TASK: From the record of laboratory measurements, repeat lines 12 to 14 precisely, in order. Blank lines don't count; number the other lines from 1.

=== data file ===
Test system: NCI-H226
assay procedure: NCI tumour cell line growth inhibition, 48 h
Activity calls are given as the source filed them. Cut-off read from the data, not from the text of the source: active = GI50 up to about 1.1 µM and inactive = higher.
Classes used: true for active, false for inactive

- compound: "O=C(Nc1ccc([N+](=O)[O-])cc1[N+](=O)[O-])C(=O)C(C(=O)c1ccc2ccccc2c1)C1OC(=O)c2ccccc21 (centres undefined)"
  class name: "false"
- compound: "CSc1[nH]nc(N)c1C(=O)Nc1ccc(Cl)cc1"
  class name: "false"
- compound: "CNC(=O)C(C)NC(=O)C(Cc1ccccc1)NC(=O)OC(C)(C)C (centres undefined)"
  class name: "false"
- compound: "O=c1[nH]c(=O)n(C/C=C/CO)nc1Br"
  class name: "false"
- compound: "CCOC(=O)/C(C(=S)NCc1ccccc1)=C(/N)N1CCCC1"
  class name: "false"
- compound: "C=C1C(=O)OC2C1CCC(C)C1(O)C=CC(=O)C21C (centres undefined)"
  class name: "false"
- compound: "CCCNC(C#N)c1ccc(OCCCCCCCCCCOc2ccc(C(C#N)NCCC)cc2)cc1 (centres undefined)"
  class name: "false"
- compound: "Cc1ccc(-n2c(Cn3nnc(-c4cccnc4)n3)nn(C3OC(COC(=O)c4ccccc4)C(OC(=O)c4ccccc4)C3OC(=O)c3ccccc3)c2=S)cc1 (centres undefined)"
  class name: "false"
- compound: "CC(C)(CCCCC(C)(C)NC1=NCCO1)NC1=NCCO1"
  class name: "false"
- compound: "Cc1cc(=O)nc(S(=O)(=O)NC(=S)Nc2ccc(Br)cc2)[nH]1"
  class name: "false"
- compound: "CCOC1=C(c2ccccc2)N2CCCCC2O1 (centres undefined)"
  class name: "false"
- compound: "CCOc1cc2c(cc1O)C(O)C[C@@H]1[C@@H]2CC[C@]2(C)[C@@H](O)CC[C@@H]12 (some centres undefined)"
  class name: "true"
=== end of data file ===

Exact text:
  class name: "false"
- compound: "CCOC(=O)/C(C(=S)NCc1ccccc1)=C(/N)N1CCCC1"
  class name: "false"